Why do some plugs have a wide prong?

Why do some plugs have a wide prong?

It is a minor safety enhancement. Since the 1950’s power outlets in the US are made with one slot wider than the other. This means the plug can only fit in the socket one way, with the wide blade in the wide slot. The wide slot is supposed to be connected to neutral (which is tied to ground) and has zero volts.

Why do power outlets look different?

The reason why the world is now stuck with no less than 15 different styles of plugs and wall outlets, is because many countries preferred to develop a plug of their own, instead of adopting the US standard. Many Latin-American, African and Asian countries are still in the same situation that Brazil used to be in.

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Why are some outlets sideways?

Electricians may position the outlet in an upside-down position so that you can quickly identify the switch-controlled receptacle. Since it stands out visually to most people right away – it provides convenience to the occupants to easily remember which outlet is switch controlled.

Why are there holes on the blades of an electric plug?

These round bits fit snugly into the holes in the plug, which helps to provide for a more secure connection. It’s why a well-designed plug won’t simply fall out of a socket, and it also helps to maintain a better connection between the contact wipers and whatever device/appliance is connected to said plug.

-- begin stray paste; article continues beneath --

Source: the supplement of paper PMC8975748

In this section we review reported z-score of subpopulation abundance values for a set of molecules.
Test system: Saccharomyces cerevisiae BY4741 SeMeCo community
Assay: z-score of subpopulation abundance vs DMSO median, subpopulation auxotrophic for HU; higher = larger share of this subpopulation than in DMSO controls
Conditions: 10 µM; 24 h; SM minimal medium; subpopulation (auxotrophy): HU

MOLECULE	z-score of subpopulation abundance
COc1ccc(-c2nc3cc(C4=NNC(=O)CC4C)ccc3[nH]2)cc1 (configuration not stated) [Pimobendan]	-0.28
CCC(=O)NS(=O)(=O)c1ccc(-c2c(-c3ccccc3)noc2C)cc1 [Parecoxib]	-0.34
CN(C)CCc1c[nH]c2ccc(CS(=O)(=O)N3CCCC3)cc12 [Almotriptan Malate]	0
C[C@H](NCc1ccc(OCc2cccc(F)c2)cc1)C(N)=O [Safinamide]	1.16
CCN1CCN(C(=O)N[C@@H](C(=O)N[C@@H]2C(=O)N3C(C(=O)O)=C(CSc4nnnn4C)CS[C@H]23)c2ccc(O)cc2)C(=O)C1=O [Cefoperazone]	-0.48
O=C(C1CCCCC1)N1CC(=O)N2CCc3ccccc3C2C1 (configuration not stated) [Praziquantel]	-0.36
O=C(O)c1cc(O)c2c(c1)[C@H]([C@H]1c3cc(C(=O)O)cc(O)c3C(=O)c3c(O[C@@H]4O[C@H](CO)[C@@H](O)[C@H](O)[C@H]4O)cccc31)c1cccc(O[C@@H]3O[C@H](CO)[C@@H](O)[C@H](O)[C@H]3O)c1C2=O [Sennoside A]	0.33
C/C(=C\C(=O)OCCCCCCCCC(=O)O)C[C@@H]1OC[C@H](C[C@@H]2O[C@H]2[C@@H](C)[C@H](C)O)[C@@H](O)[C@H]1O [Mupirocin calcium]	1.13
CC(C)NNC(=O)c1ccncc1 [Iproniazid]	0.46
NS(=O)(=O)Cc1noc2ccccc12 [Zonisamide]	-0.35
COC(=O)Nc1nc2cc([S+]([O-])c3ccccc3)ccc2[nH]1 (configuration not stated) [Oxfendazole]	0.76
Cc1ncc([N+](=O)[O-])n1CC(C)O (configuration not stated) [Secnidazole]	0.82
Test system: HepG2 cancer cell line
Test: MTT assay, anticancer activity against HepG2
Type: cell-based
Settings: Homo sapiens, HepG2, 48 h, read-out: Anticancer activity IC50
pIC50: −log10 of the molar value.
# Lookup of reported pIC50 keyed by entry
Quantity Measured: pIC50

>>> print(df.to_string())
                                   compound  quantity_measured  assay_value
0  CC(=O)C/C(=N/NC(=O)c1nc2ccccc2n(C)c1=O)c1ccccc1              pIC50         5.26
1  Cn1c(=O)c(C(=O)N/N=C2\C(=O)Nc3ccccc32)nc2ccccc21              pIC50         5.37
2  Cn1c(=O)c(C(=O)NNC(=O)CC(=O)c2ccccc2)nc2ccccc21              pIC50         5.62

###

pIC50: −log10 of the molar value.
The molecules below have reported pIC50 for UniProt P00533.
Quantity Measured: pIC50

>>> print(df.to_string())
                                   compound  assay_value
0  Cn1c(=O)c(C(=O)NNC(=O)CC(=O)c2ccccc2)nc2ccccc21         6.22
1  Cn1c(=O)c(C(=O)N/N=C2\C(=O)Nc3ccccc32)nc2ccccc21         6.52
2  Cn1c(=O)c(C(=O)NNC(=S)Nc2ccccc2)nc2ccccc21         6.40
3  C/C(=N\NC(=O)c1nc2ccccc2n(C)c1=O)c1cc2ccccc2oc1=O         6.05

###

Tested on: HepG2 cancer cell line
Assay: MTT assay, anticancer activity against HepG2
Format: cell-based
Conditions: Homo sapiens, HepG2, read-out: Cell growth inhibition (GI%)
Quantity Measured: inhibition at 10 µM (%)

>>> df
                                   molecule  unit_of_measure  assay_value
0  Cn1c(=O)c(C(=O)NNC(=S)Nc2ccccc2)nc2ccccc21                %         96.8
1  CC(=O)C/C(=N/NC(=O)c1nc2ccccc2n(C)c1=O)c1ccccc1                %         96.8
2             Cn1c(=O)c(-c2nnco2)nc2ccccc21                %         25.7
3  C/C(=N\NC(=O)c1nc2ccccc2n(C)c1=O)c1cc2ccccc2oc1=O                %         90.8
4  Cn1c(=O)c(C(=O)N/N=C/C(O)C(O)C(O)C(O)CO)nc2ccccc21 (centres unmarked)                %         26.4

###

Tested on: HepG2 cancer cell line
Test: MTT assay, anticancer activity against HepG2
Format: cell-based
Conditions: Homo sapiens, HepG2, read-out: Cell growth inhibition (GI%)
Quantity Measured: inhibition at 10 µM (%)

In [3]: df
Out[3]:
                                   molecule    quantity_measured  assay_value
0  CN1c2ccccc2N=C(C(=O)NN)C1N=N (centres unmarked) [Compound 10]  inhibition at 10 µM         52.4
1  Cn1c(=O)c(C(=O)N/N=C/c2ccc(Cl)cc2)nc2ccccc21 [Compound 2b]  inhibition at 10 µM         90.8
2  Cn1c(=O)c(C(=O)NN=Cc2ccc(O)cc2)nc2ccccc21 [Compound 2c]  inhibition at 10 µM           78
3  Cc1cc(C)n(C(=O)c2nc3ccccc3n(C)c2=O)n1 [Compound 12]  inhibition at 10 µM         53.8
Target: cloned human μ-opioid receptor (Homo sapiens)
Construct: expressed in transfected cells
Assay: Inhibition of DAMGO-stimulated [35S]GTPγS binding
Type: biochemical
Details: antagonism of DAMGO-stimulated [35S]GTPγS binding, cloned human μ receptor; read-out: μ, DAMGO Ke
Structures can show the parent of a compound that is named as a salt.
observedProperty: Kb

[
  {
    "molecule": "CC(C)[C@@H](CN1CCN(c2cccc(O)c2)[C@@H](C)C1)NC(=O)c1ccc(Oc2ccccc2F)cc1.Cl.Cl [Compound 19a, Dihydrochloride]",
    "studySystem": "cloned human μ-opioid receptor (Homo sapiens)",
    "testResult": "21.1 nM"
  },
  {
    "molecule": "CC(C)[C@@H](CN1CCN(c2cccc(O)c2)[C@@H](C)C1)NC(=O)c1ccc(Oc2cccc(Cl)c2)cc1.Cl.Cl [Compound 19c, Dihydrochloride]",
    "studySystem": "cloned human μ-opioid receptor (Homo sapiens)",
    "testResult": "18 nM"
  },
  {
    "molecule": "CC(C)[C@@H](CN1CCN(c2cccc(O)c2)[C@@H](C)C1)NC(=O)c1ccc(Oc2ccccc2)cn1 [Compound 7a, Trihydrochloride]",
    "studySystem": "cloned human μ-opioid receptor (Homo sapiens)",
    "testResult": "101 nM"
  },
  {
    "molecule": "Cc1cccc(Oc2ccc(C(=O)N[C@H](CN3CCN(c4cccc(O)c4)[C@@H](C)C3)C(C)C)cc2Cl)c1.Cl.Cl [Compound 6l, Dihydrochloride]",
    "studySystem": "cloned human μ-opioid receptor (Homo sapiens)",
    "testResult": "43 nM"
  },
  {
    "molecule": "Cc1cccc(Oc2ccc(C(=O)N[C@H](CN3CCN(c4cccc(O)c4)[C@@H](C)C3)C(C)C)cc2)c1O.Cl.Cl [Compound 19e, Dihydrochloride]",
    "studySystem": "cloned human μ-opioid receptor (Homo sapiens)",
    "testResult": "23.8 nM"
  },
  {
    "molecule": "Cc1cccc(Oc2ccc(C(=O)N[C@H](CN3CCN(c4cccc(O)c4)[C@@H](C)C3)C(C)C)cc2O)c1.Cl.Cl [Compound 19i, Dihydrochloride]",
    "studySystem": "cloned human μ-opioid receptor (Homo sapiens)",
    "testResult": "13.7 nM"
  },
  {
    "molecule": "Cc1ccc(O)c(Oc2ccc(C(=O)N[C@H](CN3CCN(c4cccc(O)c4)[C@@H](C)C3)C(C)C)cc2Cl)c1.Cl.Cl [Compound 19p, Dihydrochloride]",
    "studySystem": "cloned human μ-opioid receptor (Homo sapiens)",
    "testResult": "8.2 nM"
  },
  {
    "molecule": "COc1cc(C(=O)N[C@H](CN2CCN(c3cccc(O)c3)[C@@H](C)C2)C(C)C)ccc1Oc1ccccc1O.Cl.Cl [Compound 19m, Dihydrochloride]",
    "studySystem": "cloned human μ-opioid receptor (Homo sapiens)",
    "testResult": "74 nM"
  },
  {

Why do some plugs have 3 prongs?

When you plug in a three-pronged plug, that third prong is providing an alternate pathway for electricity in the event of a fault. If you cut the third prong off of a plug, you defeat the safety feature. Also, adapters were designed to use the cover screw to complete a ground circuit on some older plug designs.

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What does the t mean on a receptacle outlet?

The T-shaped slot indicates that the 120-volt receptacle is rated for 20-amps. Regular wall receptacles with a pair of vertical slots are rated for only 15-amps, but the T-shape enables it to accept either a 15- or 20-amp plug.

Why are electrical outlets installed ground side up?

As a bonus piece of trivia, the reason you sometimes see this and other types of outlets installed ground side up is to decrease the chances of an accidental fault or electrocution from a conductive object falling between the hot & neutral blades

Why are there so many different types of plugs and sockets?

So basically, there are more than a dozen types of plugs and sockets used in different parts of the world today because standardisation efforts were disrupted by the World War II. Also, second efforts at standardisation came too late; at a point where many countries had adopted their native plug systems beyond a point of no return.

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What is the difference between 15A and 20A electrical outlets?

These outlets are rated for 20A, and can receive special plugs (with a sideways neutral prong) for appliances which draw more than 15A. This prevents people from tripping their circuit breakers by plugging them into 15A outlets by mistake. While 15A outlets are generally fed by 14AWG wire, 20A outlets are generally fed from 12AWG wire.